The effect of COVID-19 on the coagulation system can be assessed by complete blood count, prothrombin time (PT), activated partial thromboplastin time (aPTT), fibrinogen, and d-dimer values. The common abnormalities include elevated D-dimer and fibrinogen level, normal or mildly prolonged PT and aPTT, and normal, mildly reduced, or increased platelet counts [4]. There is also evidence of increased activity of factor VIII, von Willebrand factor (VWF) antigen and a small decrease in antithrombin and free protein S along with a slight increase in the protein C [4]. Thromboelastography findings suggest shortened reaction time in around 50% of patients, shortened clot formation time in around 83% of patients, increased maximum amplitude in 83% of patients and decreased clot lysis at 30 min in almost 100% of patients [4]. In a study of 64 patients admitted to the intensive care unit (ICU) in New York City hospital, thromboelastography was performed. A total of 50% of these patients were found to have a clotting index > 3, reaction time and K values were less than the normal range in 43.8% patients and maximum amplitude was more than the reference range in 60.1% patients. Patients with d-dimer > 2000 ng/mL had shorter reaction times [12]. There are also studies that have described platelet-induced tissue factor expression in monocytes. Such expression of tissue factor was found to be associated with worse severity and mortality in COVID-19 patients [13].

4. Comparing COVID-19 with Disseminated Intravascular Coagulopathy

Though coagulopathy in COVID-19 can manifest with an array of clinical features, the main clinical finding is related to that of thrombosis. In contrast, acute Disseminated Intravascular Coagulopathy (DIC) leads to bleeding issues predominantly. The DIC scoring system created by the International Society on Thrombosis and Haemostasis (ISTH) in 2009 [14] might hint towards a probable DIC-like state in some acutely ill patients with COVID-19 but there are some fundamental differences in the derangement of the coagulation cascade in these two entities. A DIC score of 5 or more may suggest possible DIC in acutely ill patients with COVID-19 but there has to be a clinical diagnosis as a single panel of laboratory tests would not be conclusive [14]. Coagulation panel in COVID-19 patients typically reveals high fibrinogen level and factor VIII activity in contrast to acute DIC where low fibrinogen level is the hallmark of consumption of clotting factors [4]. There is an elevation of D-dimer and mild thrombocytopenia might be evident in a few patients resembling some findings of acute DIC. Around 46% of patients in a series of 1099 were found to have an elevation of D-dimer > 0.5 mg/dl in a study in China [15,16]. Median D-dimer levels were significantly higher in patients admitted to the intensive care unit (ICU) as compared to those who did not need ICU care (2.4 mg/L vs. 0.5 mg/L, IQR 0.6–14.4) [16]. In a study conducted on 2377 adults hospitalized with COVID-19 in New York City between March and 8 April 2020, d-dimer > 2000 ng/mL had the highest risk of severe illness, acute kidney injury and thrombotic illness [17]. Prolongation of prothrombin time (PT) and activated partial thromboplastin time (aPTT) is mild in COVID-19 [15]. In a retrospective study of 183 consecutive patients in China, PT was observed to be mildly elevated in patients with severe COVID who succumbed to death (15.6 secs, Range 14.4 to 16.3 secs) as compared to patients who survived (13.6 secs, Range 13.0 to 14.3 secs) [15]. Thus, COVID-19 coagulopathy does not align itself with typical findings of acute DIC and if anything can mimic a low-grade chronic compensated DIC-like picture along with local thrombotic phenomenon that leads to organ dysfunction.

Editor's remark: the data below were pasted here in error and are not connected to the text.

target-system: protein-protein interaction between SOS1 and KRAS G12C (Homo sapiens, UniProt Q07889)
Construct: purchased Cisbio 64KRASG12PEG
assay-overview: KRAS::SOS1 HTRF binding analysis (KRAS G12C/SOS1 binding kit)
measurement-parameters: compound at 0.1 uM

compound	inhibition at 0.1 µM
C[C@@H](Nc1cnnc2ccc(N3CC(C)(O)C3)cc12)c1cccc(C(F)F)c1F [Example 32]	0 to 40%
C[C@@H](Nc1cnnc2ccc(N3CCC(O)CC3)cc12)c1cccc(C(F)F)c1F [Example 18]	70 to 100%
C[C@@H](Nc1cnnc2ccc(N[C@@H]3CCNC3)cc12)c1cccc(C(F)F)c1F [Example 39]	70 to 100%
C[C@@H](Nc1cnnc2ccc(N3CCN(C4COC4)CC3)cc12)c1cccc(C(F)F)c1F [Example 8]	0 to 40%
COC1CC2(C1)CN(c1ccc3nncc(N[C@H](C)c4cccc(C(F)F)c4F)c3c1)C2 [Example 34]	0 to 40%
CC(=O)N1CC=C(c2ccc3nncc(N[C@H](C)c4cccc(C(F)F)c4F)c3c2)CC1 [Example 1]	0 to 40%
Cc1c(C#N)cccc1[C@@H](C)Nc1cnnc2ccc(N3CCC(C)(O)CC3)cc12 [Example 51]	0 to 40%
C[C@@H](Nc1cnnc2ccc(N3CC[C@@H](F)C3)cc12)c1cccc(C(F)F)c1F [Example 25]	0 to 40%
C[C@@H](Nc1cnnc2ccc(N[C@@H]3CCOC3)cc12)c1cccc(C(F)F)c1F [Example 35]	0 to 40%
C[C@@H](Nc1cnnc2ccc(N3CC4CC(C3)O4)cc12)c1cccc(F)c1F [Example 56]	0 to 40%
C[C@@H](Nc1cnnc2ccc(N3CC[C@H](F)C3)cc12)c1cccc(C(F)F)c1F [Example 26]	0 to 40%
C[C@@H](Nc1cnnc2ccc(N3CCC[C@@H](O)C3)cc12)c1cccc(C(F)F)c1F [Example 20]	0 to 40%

5. Pulmonary Embolism in COVID-19